Conclusion

So this is how we can make Matplotlib plot multiple lines on the same graph. By using Python’s Matplotlib and writing just 6 lines of code, we can get this result.

Here is the final summary of all the pieces of code put together in a single file:

import matplotlib.pyplot as plt
x = range(1, 10)
plt.plot(x, [xi*1 for xi in x])
plt.plot(x, [xi*2 for xi in x])
plt.plot(x, [xi*3 for xi in x])
plt.show()

Matplotlib is an easy to use Python visualization library that can be used to plot our datasets. We can use many differernt types of datasets and Matplotlib will still be to handle them. By familiarizing ourselves with this wonderful Python library package, we are adding new tool into our arsenal.

Hope this tutorial was easy enough for you to understand. If you have any queries on Matplotlib or Python in general, do not forget to comment below. I will try my best to provide you with all the helpful answers I can give. With this, I will conclude this tutorial on Matplotlib. Until next time, ciao!

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DATA MINING DATA SCIENCE DATA VISUALIZATION PROGRAMMING PYTHON TUTORIALS

Using Matplotlib To Draw Line Between Points

In this tutorial, let us learn how to use Matplotlib to draw line between two points. Matplotlib is a Python library package that we can use to draw lines, charts and other plots. It takes in datasets as its input and converts them into plots and graphs. Therefore, it can help us in visualizing and interpreting our datasets is a much more better way.

In order for us to be able to use Matplotlib to draw line between two points, first ensure that Matplotlib is installed on your computer. Once it is confirmed, let us now first create a set of data points that we want to plot.

Creating dataset for Matplotlib to draw line between points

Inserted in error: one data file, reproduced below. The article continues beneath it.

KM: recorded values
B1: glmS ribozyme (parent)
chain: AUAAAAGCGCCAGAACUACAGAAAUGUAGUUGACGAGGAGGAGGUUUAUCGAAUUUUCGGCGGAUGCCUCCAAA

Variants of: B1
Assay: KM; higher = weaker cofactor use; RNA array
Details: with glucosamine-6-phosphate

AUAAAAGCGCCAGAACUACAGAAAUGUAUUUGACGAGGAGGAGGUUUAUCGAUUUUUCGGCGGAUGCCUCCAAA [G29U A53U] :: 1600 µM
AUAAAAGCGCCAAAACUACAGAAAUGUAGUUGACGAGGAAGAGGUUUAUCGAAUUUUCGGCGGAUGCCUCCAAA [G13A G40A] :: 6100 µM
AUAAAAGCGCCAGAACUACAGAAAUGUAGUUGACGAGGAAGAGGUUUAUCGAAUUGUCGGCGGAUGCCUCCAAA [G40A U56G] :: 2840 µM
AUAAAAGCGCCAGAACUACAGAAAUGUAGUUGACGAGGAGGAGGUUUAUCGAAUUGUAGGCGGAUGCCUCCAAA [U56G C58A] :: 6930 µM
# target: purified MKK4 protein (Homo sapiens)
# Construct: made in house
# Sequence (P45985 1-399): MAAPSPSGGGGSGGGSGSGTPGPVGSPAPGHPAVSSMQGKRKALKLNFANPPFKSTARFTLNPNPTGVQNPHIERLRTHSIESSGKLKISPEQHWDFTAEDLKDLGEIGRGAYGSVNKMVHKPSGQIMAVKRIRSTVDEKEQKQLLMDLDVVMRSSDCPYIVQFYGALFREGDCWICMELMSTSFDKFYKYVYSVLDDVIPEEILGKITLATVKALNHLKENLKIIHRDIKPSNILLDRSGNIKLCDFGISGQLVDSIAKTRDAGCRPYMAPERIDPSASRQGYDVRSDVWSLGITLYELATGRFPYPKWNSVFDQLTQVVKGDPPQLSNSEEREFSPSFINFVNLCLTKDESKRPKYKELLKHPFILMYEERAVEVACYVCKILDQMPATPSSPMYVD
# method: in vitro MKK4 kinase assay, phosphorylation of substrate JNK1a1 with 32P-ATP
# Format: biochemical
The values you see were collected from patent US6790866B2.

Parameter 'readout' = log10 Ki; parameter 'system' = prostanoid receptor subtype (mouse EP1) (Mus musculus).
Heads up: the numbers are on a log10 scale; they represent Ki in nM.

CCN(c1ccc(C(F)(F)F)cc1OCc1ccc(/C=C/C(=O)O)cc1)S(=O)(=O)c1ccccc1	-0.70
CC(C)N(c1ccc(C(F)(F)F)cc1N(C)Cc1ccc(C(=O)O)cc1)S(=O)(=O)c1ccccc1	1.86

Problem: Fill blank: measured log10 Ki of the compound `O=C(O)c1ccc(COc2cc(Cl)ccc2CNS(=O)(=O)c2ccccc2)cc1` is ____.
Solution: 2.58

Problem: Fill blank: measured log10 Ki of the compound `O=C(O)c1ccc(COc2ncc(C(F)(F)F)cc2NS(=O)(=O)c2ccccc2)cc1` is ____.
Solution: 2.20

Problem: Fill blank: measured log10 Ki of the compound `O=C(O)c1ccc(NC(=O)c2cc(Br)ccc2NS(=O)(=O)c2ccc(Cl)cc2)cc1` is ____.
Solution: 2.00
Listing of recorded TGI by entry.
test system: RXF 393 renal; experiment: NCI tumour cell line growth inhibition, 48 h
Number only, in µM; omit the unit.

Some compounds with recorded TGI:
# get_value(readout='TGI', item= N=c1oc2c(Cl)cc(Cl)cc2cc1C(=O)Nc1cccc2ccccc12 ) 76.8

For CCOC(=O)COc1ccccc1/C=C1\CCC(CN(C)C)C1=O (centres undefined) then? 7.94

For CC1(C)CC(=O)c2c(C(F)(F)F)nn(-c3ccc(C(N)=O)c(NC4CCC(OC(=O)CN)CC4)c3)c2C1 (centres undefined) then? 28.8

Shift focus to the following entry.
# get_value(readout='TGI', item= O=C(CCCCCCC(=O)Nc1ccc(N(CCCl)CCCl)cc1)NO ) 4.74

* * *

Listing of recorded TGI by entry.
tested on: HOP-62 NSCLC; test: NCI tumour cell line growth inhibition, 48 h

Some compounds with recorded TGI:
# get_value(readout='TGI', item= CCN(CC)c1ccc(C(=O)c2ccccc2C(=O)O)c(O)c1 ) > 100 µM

One of the simplest way for us to create our dataset is by calling Python’s built-in range function.

Check this tutorial to learn more about Python’s built-in range function.

So, let us now start writing our Python plotting program:

import matplotlib.pyplot as plt

In this line of code, we are simply importing the pyplot submodule of the Matplotlib library as plt. Hence from now onwards we can call it by simply calling the plt variable.

Next, let us generate our desired dataset using Python’s range function.

x = range(5)

As can be seen here, we are asking the range function to provide us with a sequence of integers from 0 to 4. That is because mentioning an upper limit of 5, we have limited the range between 0 to 5. The step size will also default to 1. As a result, our dataset will now look like this:

x = [0, 1, 2, 3, 4]

So now that we have our dataset, its time to plot these values using Matplotlib.

Using Matplotlib to draw line between points

Since we have already imported Matplotlib’s Pyplot submobule, we can right away start using it to plot our line. Pyplot provides us with a very handy helper function called plot to plot our line.

The general syntax of our plot function looks like this:

plot([x], y, [fmt], *, data=None, **kwargs)

As can be seen above, plot takes in an optional x-axis value. However y-axis values are a must for plot function to work. On the other hand, plot function also takes in additional parameters such as an optional [fmt], data etc. You can refer to the official documentation for this function to learn more about how to use it.

However, for our case, we will simply use our dataset as our y-axis parameters. Since x-axis is optional, we can leave it blank. By doing so, Matplotlib will automatically start filling in these values starting with a value of 0 and incrementing it by 1 for each extra intervals. Hence, our code for plotting will simply look like this:

plt.plot([xi for xi in x])